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Thursday 22 February 2018

Singing in the rain . . . but fans praying for Snow (Patrol)

Happy revellers escaped the rain at Thursday’s Stone Roses gig but unfortunately not muddy fields
Happy revellers escaped the rain at Thursday’s Stone Roses gig but unfortunately not muddy fields
Luke Byrne

Luke Byrne

MORE than two weeks' worth of rain was expected to fall last night ahead of this weekend's gigs in the Phoenix Park.

Ground crews have been working feverishly since the Stone Roses concert on Thursday night in an effort to prepare the venue for the two shows.

A huge operation was under way over the past 24 hours to ensure that the ground is drained in time for tonight's concert.

But the 90,000 revellers planning to attend Swedish House Mafia tonight or Snow Patrol tomorrow have been warned conditions could still be bad.

Despite the sun shining for most of Thursday, some Stone Roses fans found themselves knee-deep in mud as rain had taken its toll on the ground.

Met Eireann said that there was a risk of flooding in Leinster overnight with more than two weeks of rain falling, followed by the threat of scattered showers today and tomorrow.

Between 20 and 35mm of rain had fallen over much of Leinster by 10pm last night with Co Wexford getting the brunt of the deluge with up to 35mm. Dublin received steady rain yesterday with accumulations up to 25mm by late last night.

The rain is expected to push northwards along the east coast by early this morning bringing drier conditions today and tomorrow.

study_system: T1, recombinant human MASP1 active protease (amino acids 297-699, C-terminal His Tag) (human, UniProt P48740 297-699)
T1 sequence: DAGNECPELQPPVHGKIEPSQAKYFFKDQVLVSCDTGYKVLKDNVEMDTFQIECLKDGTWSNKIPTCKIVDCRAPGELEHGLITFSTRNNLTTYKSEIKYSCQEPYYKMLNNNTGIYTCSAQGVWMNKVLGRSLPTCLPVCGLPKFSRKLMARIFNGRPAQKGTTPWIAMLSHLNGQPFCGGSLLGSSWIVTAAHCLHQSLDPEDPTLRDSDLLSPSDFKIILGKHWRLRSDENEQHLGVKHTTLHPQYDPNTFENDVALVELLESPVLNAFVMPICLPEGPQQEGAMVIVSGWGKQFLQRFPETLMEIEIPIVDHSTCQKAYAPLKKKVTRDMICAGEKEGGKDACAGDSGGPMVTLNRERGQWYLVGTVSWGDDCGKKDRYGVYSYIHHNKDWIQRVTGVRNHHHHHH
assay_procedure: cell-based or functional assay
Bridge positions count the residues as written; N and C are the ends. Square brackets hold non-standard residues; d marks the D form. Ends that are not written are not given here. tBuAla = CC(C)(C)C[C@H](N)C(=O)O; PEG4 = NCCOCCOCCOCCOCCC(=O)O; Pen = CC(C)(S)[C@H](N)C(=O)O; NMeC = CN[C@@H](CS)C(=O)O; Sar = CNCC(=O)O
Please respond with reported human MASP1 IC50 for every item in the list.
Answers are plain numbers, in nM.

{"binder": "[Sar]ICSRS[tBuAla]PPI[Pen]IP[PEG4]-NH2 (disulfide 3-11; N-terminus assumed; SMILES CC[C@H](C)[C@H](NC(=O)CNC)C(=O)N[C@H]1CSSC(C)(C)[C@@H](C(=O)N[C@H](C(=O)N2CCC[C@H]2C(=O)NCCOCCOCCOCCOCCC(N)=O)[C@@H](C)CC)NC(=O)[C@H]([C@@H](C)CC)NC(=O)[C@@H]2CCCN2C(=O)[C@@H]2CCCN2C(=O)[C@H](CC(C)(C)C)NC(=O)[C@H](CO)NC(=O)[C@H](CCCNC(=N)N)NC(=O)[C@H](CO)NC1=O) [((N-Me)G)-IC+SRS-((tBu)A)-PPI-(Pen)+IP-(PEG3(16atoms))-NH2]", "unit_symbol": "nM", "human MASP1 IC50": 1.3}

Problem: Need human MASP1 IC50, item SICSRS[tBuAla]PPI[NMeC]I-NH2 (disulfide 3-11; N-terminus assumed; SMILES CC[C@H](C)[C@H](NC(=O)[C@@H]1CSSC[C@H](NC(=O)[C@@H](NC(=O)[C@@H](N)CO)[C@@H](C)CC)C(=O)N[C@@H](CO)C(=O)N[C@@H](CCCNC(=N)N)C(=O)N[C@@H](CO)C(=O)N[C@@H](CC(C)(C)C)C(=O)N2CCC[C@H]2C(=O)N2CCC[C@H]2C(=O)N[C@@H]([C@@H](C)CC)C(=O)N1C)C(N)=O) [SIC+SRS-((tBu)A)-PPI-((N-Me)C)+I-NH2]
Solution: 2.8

The heavy rain led to some minor power outages last night. A spokeswoman for Electric Ireland said about 500 customers in Bray, Co Wicklow, and Shankhill, Co Dublin, were without electricity for about an hour last night due to a fault on the line.

Other pockets of less than a hundred customers across the country were also without electricity due to the bad weather.

A spokesman for MCD repeated the promoter's advice to revellers to wear wellies and warm clothes.

"We have ground crews working 24 hours to make sure the ground is drained," the spokesman told the Irish Independent.

The promoter is working with the Office of Public Works to ensure the ground is as safe as possible.

A 'Shattermaster', sub-soil turf aerator, and a 'Verti-Drain', designed for improving aeration and water percolation, are among the devices being used to keep surfaces dry.

The spokesman said that the two forthcoming shows have sold out, with 45,000 people expected at each one.

Concert-goers have also been urged to use public transport. A shuttle bus will operate from Custom House Quay at a cost of €5 single or €9 return. It starts an hour before the gates open.

Irish Independent

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